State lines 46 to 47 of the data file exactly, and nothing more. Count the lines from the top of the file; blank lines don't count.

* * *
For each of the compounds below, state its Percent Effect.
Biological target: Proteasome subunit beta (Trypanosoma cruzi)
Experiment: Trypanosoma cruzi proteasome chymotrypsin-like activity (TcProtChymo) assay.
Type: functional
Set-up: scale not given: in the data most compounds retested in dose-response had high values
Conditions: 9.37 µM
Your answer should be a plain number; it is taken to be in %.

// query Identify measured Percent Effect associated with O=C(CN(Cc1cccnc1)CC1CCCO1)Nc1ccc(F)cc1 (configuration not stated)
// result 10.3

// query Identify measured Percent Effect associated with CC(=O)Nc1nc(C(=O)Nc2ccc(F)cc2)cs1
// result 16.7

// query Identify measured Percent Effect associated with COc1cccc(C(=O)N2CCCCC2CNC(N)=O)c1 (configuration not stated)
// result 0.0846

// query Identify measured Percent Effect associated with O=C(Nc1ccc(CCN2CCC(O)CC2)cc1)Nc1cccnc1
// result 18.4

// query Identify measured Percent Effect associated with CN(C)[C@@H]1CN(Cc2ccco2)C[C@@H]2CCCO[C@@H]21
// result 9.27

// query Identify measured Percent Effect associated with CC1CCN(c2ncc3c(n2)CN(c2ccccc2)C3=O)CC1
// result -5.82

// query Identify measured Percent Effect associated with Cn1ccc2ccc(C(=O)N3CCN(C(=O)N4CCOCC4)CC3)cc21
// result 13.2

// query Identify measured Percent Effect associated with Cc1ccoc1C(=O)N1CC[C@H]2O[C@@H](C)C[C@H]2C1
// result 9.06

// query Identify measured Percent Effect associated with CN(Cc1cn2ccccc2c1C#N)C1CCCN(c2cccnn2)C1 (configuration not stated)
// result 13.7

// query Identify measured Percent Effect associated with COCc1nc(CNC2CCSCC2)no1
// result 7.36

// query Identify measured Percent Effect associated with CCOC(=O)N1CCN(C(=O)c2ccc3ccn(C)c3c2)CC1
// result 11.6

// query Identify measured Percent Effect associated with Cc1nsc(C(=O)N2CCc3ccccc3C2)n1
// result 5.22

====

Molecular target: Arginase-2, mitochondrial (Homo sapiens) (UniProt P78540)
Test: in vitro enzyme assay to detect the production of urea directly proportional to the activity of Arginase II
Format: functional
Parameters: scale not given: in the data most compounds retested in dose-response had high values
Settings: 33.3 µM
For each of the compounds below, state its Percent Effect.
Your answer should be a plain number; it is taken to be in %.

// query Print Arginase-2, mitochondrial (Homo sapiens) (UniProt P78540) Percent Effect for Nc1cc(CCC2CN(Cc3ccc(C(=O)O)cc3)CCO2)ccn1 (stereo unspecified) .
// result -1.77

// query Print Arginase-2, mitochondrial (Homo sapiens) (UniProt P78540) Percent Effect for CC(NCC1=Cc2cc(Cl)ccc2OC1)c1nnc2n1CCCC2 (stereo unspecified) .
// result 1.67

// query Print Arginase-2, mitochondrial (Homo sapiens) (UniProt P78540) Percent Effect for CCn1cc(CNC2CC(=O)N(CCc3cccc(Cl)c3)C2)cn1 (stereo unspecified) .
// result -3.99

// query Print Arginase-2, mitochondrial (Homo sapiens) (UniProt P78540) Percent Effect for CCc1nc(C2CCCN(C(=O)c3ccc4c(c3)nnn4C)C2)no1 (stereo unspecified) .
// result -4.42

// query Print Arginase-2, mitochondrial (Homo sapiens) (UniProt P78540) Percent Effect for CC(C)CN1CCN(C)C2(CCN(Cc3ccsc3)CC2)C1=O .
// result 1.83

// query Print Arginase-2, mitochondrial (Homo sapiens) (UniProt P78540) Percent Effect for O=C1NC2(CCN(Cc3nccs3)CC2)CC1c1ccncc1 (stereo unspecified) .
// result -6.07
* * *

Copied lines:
// query Print Arginase-2, mitochondrial (Homo sapiens) (UniProt P78540) Percent Effect for CCc1nc(C2CCCN(C(=O)c3ccc4c(c3)nnn4C)C2)no1 (stereo unspecified) .
// result -4.42